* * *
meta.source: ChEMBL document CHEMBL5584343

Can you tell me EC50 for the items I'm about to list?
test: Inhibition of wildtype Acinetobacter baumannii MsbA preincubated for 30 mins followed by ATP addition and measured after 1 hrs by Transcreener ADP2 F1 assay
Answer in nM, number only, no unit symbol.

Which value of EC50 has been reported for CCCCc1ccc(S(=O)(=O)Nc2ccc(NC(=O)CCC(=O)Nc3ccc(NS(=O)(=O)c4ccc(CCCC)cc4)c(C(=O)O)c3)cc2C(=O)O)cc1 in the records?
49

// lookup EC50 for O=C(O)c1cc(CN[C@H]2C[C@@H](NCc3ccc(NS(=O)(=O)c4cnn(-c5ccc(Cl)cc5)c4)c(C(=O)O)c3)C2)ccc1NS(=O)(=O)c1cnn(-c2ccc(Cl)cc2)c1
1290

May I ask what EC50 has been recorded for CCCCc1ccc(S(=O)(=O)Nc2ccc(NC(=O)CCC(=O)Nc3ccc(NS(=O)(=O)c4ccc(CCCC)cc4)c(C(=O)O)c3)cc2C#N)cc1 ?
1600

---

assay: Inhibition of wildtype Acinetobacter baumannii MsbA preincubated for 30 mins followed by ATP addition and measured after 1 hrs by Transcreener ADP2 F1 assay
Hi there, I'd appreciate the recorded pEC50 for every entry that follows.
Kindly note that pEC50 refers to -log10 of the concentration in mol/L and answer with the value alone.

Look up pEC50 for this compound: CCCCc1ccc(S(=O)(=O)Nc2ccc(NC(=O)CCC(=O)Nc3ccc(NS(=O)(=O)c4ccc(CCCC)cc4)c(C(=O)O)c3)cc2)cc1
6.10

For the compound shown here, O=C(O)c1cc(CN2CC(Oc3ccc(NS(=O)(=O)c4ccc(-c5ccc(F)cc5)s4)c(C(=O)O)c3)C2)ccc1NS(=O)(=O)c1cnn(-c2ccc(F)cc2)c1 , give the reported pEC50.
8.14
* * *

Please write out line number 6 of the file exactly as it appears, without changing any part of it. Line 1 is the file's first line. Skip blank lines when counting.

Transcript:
49